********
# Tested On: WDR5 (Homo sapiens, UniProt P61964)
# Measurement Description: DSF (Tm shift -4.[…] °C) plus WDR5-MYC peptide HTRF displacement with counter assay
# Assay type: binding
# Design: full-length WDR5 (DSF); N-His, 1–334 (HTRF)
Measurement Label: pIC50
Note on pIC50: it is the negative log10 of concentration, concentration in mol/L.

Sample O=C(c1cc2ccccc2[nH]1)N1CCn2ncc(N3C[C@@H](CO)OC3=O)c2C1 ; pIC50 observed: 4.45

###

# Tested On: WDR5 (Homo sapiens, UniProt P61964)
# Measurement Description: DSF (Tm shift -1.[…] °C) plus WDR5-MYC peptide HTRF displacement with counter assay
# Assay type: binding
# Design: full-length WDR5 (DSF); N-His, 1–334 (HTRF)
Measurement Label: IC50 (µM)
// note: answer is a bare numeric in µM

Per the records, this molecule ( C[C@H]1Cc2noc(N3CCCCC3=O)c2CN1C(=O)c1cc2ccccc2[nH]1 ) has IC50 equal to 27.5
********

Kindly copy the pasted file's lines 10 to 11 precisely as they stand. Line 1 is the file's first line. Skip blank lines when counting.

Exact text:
# Measurement Description: DSF (Tm shift -1.[…] °C) plus WDR5-MYC peptide HTRF displacement with counter assay
# Assay type: binding